Pregnant patient with a kidney infection

In contract, Hospitalito Atitlan is well-equipped in both staff and supplies, thanks to donations received from MedShare and other international foundations and NGOs.  Today I watched as Pedro rushed to grab a speculum and gauze from a fully-stocked supply closet when a young pregnant Tz´tutujil woman came into the emergency room with vaginal bleeding.  Her pregnancy was lost, but her life was saved.  Later in the day I witnessed a young Mayan woman in her third trimester with a dangerous kindey infection receive stat antibiotics via IV, saving her life and that of her baby.  Two years ago her term baby was stillborn, delivered at home by a local midwife.  The Hospitalito doctors suspect a similar kidney infection was the cause of death; thankfully this time she is getting the care she needs.  More donated eqiupment and supplies are still desperately needed here, but all in all, this small Guatemalan Hospital is producing more success stories than one ever could have imagined.

¨I do this job to help my people,¨ Pedro told me. ¨Even though sometimes it is hard, I keep going, because I feel like I´m doing something good for my people¨

MedShare Staff Visit to Guatemala: National Hospital of Antigua Photos

We mentioned earlier this week that MedShare staff members Josh Kravitz, Terry Monday and Amanda Paniagua are currently in Guatemala visiting recipient hospitals, potential hospitals, and a few of our partners.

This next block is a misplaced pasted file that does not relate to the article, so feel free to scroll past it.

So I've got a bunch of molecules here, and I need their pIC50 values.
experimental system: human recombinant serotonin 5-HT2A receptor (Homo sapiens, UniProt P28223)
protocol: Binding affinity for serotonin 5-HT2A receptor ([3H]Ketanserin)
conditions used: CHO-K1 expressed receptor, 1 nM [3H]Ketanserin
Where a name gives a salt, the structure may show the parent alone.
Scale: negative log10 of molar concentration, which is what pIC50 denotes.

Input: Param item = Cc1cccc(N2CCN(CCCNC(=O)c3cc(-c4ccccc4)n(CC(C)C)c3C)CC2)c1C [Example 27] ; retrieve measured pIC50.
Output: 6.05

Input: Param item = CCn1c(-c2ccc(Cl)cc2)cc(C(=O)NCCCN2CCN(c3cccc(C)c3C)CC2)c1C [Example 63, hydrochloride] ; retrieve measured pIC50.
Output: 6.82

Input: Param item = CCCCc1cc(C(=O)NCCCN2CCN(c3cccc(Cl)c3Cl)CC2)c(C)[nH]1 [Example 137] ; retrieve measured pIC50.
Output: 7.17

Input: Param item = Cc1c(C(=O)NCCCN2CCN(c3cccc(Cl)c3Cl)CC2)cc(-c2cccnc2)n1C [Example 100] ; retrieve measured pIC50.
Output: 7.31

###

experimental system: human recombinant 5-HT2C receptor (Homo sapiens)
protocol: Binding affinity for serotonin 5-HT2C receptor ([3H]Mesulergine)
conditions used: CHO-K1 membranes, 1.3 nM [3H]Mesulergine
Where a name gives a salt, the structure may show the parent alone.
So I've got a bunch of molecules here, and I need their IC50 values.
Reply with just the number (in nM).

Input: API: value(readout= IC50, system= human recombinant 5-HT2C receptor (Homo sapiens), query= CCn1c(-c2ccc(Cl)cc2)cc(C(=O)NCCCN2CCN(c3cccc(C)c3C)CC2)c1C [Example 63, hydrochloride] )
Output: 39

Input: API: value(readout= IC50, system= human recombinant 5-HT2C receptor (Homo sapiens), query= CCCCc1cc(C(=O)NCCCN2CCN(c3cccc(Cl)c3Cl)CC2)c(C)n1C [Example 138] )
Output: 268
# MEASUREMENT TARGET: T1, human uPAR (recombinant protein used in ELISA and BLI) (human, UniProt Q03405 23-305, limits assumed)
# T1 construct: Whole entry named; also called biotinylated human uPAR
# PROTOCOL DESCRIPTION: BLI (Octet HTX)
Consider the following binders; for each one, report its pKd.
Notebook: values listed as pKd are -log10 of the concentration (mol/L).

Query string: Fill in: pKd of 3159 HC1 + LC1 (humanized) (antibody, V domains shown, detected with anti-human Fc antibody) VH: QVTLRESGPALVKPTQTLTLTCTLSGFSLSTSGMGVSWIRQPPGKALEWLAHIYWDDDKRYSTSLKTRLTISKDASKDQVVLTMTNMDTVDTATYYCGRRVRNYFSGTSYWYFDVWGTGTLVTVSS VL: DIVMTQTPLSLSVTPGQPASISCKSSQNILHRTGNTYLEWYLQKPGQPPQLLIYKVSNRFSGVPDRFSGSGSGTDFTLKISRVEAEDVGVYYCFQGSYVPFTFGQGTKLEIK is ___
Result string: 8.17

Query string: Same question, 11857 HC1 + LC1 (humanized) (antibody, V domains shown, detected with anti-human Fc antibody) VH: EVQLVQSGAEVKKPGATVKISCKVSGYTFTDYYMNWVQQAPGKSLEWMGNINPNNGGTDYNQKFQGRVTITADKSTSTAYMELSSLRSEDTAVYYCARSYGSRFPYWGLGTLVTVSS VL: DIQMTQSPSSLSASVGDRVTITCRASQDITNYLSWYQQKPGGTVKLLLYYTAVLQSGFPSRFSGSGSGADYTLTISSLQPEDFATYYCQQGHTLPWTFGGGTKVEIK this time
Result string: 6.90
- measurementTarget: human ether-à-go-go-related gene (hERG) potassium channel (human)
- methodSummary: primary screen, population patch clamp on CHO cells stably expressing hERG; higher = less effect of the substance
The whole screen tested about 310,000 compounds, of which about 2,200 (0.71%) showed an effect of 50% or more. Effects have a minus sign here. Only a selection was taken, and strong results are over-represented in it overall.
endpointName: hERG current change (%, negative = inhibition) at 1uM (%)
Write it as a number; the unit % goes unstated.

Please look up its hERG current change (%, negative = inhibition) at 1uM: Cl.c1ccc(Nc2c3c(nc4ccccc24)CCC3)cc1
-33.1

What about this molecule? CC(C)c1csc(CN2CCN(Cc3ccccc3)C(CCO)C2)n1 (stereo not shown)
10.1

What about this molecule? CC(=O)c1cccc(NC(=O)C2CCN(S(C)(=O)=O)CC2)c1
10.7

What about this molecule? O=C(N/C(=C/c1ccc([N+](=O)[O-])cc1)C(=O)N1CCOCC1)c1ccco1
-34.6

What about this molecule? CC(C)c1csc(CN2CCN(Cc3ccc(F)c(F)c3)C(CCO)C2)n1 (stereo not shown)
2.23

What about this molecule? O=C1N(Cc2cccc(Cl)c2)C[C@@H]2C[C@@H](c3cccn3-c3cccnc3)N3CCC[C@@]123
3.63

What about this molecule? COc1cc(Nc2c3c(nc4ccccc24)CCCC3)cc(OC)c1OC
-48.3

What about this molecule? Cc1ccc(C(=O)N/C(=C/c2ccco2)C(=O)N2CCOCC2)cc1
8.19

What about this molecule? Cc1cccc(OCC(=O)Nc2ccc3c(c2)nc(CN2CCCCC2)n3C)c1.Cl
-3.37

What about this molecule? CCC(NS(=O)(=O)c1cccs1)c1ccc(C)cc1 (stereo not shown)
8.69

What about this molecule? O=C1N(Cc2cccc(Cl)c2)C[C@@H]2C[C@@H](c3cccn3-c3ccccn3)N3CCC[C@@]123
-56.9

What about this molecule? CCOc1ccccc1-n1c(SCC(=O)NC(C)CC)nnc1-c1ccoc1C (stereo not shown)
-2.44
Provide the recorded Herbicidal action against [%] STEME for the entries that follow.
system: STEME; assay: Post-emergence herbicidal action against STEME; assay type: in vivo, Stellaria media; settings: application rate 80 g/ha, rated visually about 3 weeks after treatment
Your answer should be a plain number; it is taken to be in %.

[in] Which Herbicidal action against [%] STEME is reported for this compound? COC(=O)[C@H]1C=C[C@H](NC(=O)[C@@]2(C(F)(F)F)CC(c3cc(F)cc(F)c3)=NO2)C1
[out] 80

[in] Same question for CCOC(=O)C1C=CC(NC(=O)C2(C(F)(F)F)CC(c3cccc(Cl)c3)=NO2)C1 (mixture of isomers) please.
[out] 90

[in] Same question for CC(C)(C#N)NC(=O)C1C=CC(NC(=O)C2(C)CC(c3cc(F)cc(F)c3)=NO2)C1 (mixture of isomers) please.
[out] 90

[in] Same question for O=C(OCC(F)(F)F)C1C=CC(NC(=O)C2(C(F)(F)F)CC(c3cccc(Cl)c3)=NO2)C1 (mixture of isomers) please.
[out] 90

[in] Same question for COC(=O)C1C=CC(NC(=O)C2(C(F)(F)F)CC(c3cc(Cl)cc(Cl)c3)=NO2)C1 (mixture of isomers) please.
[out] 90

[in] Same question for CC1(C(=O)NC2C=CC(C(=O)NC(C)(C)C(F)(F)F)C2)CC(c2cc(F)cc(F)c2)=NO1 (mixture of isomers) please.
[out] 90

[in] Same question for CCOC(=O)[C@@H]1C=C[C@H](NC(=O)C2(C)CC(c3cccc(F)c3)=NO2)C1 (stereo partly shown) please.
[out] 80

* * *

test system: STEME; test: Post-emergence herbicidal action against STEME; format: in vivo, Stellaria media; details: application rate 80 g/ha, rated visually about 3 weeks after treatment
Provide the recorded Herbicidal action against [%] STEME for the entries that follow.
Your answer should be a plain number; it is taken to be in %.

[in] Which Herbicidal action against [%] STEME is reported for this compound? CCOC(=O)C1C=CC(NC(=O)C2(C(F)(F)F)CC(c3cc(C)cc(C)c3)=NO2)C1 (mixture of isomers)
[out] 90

Most recently, they visited the National Hospital of Antigua. Here are their photos:

A little medicine and mom will fix everything.

Hospital Garden

Toys are fun, shots are not.

This is where the newborns get their first bath.

Look closely, this premature baby is being warmed by a floor lamp because the infant warmer is broken and can't be fixed even though this hospital is less than an hour from Guatemala City.

A volcanic view for lunch.

Feet up on rusty stool, head against paint chipped wall, waiting for the doctor.

A breast milk bank...what a great idea. As is the creative use of non-sterile medical drapes as sheets. I have seen this innovative use of what is most often tossed and still think the creativity is great.

What are your reactions to these photos? We’d love to hear your thoughts! Please share below…

Click here to view the first round of photos. More to come!

MedShare Staff Visit to Guatemala: Photos

On Sunday, MedShare staff members Josh Kravitz (COO), Terry Monday (Volunteer Programs Manager), and Amanda Paniagua (Shipments Manager) traveled to Guatemala to visit recipient hospitals. Among the ones they’ll be visiting are National Hospital of Antigua, Hospital Materno Infantil, Clinica Puerta de Esperanza, Hospital Solola, Obras Sociales del Santo Hermano Pedro, and Hospitalito Atitlán.

Throughout the trip, we will be posting on-the-ground information from these staff members. First up? Photos that were snapped upon their arrival.

View from the hotel

Plaza Mayor post presidential rally

Market in the shadows of the Palacio National

Guatemala City

Guatemala City

Post-Political Rally

More to come!